Songwriter Marijohn Wilkin, who co-wrote the classic ballad “Long Black Veil” and other hits, died Saturday at her Nashville home at age 86. Wilkin had been ill for some time with heart problems, said Patsy Bruce, a long-time friend and music executive.
In addition to penning hit songs over a career that began in the 1950s, Wilkin recorded as a backup singer and founded Buckhorn Music publishers, where Kris Kristofferson got his songwriting start in 1965.
Wilkin’s songs were performed by stars including Johnny Cash, the Beatles, Patsy Cline and Rod Stewart. She was inducted into the Nashville Songwriters Hall of Fame in 1975.
Wilkin was born in Kemp, Texas, and worked as a music teacher after college. She began her writing and performing career in Springfield, Mo., then moved to Nashville where she and John Loudermilk wrote “Waterloo,” which topped both country and pop charts in 1959.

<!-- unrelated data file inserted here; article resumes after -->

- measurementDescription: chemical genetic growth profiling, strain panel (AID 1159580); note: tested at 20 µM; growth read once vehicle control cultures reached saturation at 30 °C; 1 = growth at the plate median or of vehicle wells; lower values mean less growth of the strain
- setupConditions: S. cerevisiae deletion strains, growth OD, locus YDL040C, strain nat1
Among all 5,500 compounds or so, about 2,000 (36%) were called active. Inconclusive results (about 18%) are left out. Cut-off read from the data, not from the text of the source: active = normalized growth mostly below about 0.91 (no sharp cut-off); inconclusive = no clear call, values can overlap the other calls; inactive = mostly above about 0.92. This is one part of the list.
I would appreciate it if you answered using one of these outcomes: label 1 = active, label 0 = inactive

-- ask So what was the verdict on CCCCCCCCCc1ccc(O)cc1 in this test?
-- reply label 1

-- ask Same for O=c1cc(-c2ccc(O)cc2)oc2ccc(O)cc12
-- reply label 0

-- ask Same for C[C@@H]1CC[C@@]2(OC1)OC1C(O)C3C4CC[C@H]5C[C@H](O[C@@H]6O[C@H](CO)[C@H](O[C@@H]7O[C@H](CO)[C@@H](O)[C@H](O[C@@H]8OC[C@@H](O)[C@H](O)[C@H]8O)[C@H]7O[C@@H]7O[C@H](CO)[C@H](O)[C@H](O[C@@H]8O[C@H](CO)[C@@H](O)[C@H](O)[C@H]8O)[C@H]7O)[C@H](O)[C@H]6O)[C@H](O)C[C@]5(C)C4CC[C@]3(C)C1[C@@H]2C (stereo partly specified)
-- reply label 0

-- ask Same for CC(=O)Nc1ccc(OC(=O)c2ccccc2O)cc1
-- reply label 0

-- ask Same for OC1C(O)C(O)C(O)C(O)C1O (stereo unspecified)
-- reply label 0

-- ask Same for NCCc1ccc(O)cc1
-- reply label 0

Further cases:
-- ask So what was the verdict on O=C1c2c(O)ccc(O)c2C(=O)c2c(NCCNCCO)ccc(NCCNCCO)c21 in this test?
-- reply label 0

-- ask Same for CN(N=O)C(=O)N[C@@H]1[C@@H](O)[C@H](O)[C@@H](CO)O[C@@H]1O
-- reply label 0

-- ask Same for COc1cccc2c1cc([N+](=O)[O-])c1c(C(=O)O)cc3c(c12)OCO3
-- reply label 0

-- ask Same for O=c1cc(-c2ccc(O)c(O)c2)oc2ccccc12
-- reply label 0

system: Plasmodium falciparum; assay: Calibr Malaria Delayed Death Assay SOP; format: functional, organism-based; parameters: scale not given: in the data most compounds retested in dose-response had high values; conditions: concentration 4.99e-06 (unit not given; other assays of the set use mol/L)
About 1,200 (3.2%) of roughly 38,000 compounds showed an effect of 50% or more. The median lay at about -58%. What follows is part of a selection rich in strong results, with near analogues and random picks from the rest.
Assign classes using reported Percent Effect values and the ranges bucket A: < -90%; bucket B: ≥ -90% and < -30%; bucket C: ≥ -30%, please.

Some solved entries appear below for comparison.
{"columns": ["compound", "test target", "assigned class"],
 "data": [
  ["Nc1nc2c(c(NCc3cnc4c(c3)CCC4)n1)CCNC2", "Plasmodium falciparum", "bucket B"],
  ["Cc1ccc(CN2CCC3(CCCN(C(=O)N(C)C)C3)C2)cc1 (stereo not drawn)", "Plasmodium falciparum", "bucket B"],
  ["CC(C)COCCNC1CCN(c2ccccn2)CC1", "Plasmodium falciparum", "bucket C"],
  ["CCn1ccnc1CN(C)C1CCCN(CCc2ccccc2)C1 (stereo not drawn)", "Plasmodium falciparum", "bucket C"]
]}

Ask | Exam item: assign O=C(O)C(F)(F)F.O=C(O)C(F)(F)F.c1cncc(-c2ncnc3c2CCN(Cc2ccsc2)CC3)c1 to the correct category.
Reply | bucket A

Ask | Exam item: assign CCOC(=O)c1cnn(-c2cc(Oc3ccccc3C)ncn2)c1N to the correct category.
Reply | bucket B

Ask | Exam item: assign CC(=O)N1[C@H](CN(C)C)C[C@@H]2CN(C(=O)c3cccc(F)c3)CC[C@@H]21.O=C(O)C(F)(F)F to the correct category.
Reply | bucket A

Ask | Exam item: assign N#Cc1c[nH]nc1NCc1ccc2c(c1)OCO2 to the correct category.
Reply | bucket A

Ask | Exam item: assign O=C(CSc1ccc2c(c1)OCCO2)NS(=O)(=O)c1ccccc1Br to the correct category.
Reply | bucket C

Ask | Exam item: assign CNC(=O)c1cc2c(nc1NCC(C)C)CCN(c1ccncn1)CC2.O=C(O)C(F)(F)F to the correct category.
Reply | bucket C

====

“Long Black Veil” was co-written with Danny Dill in 1959. Honky-tonk singer Lefty Frizzell recorded the song within days of it being written and it was a top-10 single.
In addition to being a signature hit for Cash, the song about a false accusation of murder was recorded by Joan Baez, the Kingston Trio, the Band, Jerry Garcia, Bruce Springsteen and others.
Another pop hit, “Cut Across Shorty,” recorded by both Eddie Cochran and Carl Smith in 1960, was revived by rocker Rod Stewart in 1970 and again in 1993.
Wilkin was widowed once and divorced twice. She struggled with alcohol abuse and depression. After a religious conversion in the 1970s, she and Kristofferson wrote the enduring gospel favorite “One Day at a Time,” and she devoted her songwriting to gospel music. Her 1978 autobiography is called “Lord Let Me Leave a Song.”
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